Navigation Links
Link found between immune system and high plasma lipid levels

Researchers at the University of Chicago have found an unsuspected link between the immune system and high plasma lipid levels (cholesterol and triglycerides in the blood) in mice. The finding could lead to new ways to reduce the risk of heart disease by lowering elevated lipid levels.

In the April 13, 2007, issue of Science, the research team—led by James C. Lo, an MD, PhD student, in the laboratory of Yang-Xin Fu, MD, PhD, professor of pathology at the University of Chicago—suggest that an engineered protein could keep mice, and possibly humans, from developing high cholesterol and triglyceride levels, a key risk factor for coronary heart disease.

"Besides showing a link between the immune system and elevated lipids, this study also opens a new avenue for the study of the close and complex link between elevated blood lipid levels and chronic inflammation as manifest in coronary heart disease, ," said Fu, senior author on the paper. "It reveals a quite unexpected role of hepatic T cells in lipid metabolism."

"Those with inflammatory problems such as lupus, rheumatoid arthritis and inflammatory bowel syndrome have a higher incidence of cardiovascular disease, often associated with elevated lipid levels," added co-author Godfrey Getz, MD, PhD, professor of pathology, biochemistry and molecular biology at the University of Chicago. "This study may explain why. The next step would be to determine whether we can use this technique to manipulate the immune response and have a favorable impact on lipid metabolism."

Using an assortment of engineered and non-engineered mice, the researchers looked specifically at the role of T cells (white blood cells that play a key role in immunity). They determined that altering the expression level of LIGHT (a specific type of molecule that binds to a receptor site of another cell) and also lymphotoxin (LT) on T cells significantly impacted the cholesterol and triglyceride levels.

When T cells expressing LIGHT were introduced into the mice, lipid levels rose, both when the mice were fed a regular diet, and also when fed a high-fat, high-cholesterol diet. However, if researchers blocked the LIGHT signaling, using an engineered protein (LTbR-Ig), lipid levels were lowered again.

Two organs believed to regulate lipid levels are the liver and the intestine. Researchers looked at the mouse livers ?particularly at the enzyme, hepatic lipase. This enzyme is made in the liver and secreted into the blood where it plays a key role in lipid metabolism. The livers of mice with T cells expressing LIGHT made and secreted much less hepatic lipase ?and consequently, had higher plasma lipid levels.

The authors write: "Our data may help to explain the long time dogma that chronic inflammation is associated with hyperlipidemia, the mechanisms of which have not been well defined. Whether this is an intended and advantageous product of inflammation or untoward consequences of combating pathogens or autoimmunity remains to be determined."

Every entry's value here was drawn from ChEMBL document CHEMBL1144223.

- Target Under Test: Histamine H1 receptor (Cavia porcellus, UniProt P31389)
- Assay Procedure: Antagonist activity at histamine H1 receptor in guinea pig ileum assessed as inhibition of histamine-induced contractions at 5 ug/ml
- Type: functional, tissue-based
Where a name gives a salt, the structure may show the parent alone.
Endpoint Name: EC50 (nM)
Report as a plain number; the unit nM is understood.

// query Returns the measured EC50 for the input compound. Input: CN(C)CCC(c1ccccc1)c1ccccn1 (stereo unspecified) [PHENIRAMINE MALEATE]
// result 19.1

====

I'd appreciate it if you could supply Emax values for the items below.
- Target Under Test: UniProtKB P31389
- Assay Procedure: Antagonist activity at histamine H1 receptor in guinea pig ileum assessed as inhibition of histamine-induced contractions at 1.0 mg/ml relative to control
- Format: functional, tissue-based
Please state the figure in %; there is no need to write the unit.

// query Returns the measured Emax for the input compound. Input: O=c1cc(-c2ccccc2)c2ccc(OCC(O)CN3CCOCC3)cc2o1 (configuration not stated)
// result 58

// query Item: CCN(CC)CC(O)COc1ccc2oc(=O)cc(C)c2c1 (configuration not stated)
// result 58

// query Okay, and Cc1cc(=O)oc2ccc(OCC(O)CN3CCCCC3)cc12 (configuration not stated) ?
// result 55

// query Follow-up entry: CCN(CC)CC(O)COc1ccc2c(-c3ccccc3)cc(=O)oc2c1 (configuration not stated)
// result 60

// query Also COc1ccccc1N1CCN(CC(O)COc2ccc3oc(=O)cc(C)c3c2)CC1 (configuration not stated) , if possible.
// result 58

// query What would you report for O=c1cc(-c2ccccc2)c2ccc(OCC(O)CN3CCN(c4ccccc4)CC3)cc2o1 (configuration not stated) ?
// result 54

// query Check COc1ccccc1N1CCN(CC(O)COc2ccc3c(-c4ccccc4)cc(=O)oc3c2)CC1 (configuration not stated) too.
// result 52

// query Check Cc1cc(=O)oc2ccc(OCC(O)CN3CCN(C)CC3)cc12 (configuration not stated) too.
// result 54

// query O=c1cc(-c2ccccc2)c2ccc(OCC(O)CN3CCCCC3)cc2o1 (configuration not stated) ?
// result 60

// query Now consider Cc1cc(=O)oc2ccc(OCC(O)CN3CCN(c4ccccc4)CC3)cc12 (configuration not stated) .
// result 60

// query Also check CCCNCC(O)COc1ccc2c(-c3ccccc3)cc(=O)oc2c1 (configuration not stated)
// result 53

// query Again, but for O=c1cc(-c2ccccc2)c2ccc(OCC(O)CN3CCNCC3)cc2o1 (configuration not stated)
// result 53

'"/>

Source:University of Chicago Medical Center


Related biology news :

1. New component of the brakes on nerve regeneration found
2. Strongest proof yet found for prion hypothesis
3. A puzzle piece found in unraveling the wiring of the brain
4. New World founders small in number
5. Norovirus found to cause travelers diarrhea
6. Pair of cancer genes found to drive both cell migration and division
7. Alien woodwasp, threat to US pine trees, found in N.Y.
8. Achilles heel of the herpes virus possibly found
9. Purdue scientists may have found key to halting spinal cord damage
10. Unexpected lock and key mechanism found for the assembly of tumor blood vessels
11. New protein vital for immune response is found in surprise location
Post Your Comments:
*Name:
*Comment:
*Email:


(Date:3/31/2016)... March 31, 2016   ... or the "Company") LegacyXChange is excited to ... its soon to be launched online site for trading ... ) will also provide potential shareholders a sense ... technology to an industry that is notorious for fraud. ...
(Date:3/29/2016)... LegacyXChange, Inc. (OTC: LEGX ... Protect are pleased to announce our successful effort to ... of writing instruments, ensuring athletes signatures against counterfeiting and ... athletes on LegacyXChange will be assured of ongoing proof ... Bill Bollander , CEO states, "By inserting ...
(Date:3/22/2016)... March 22, 2016 ... Sensors Market for Consumer Industry by Type (Image, ... Application (Communication & IT, Entertainment, Home Appliances, ... Forecast to 2022", published by MarketsandMarkets, the ... to reach USD 26.76 Billion by 2022, ...
Breaking Biology News(10 mins):
(Date:6/23/2016)... CAMBRIDGE, Mass. , June 23, 2016 /PRNewswire/ ... the development of novel compounds designed to target ... compound, napabucasin, has been granted Orphan Drug Designation ... in the treatment of gastric cancer, including gastroesophageal ... cancer stemness inhibitor designed to inhibit cancer stemness ...
(Date:6/23/2016)... Prostate Cancer Foundation (PCF) is pleased to announce 24 new Young Investigator ... Members of the Class of 2016 were selected from a pool of 128 ... About the Class of 2016 PCF Young Investigators ... ... ...
(Date:6/23/2016)... (PRWEB) , ... June 23, 2016 , ... In a ... Hospital in Denmark detail how a patient who developed lymphedema after being treated for ... The results could change the paradigm for dealing with this debilitating, frequent side effect ...
(Date:6/23/2016)... (PRWEB) , ... June 23, 2016 , ... ... is exhibiting at the Pennsylvania Convention Center and will showcase its product’s latest ... ClinCapture will also be presenting a scientific poster on Disrupting Clinical Trials in ...
Breaking Biology Technology: